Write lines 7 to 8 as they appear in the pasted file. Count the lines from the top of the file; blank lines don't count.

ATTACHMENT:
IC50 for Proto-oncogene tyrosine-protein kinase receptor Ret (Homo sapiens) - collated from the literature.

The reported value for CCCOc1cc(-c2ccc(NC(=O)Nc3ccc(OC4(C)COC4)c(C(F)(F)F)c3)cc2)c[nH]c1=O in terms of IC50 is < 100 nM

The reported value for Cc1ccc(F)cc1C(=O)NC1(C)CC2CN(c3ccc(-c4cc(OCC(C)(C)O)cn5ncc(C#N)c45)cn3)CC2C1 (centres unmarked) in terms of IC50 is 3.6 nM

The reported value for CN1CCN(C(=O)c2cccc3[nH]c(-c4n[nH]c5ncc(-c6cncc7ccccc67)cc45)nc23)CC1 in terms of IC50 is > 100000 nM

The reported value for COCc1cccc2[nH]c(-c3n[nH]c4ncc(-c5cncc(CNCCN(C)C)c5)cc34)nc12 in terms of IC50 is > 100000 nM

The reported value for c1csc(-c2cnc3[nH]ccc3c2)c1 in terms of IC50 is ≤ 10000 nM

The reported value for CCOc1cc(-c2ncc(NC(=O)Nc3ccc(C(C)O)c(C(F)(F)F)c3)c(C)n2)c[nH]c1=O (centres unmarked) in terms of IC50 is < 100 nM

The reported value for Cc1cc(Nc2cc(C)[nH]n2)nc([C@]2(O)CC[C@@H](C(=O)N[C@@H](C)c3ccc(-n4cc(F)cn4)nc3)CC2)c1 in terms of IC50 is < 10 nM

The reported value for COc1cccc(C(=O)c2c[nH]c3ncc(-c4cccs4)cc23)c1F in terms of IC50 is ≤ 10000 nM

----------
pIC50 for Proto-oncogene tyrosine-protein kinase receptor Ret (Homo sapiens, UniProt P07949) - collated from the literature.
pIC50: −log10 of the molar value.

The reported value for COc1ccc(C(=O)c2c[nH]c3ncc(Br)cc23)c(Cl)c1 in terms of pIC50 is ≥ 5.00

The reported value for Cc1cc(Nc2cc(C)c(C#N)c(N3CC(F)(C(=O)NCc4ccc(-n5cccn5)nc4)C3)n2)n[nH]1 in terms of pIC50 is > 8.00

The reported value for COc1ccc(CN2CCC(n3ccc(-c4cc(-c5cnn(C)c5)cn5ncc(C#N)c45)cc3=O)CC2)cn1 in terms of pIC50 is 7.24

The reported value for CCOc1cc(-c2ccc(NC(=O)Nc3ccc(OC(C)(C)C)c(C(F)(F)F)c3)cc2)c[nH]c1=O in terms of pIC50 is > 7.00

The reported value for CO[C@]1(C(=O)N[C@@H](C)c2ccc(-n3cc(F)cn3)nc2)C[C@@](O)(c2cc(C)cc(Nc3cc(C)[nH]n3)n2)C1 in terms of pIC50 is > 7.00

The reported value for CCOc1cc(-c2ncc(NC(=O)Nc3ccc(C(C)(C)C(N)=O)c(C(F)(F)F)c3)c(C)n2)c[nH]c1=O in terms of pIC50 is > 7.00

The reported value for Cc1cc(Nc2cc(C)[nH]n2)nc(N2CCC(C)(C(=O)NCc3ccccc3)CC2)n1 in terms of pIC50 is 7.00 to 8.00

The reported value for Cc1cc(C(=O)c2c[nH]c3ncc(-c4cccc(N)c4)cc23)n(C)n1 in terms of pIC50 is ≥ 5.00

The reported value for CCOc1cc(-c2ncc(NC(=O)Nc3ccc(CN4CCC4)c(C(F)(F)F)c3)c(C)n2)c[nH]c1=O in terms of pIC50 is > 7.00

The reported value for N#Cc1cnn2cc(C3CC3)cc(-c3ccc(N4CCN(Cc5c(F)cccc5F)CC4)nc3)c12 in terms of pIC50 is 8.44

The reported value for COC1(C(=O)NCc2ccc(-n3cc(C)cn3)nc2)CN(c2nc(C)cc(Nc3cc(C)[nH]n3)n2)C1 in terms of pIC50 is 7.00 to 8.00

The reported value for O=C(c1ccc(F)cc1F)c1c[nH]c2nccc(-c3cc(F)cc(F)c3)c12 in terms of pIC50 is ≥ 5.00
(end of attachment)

The reported value for CCOc1cc(-c2ncc(NC(=O)Nc3ccc(C(C)O)c(C(F)(F)F)c3)c(C)n2)c[nH]c1=O (centres unmarked) in terms of IC50 is < 100 nM

The reported value for Cc1cc(Nc2cc(C)[nH]n2)nc([C@]2(O)CC[C@@H](C(=O)N[C@@H](C)c3ccc(-n4cc(F)cn4)nc3)CC2)c1 in terms of IC50 is < 10 nM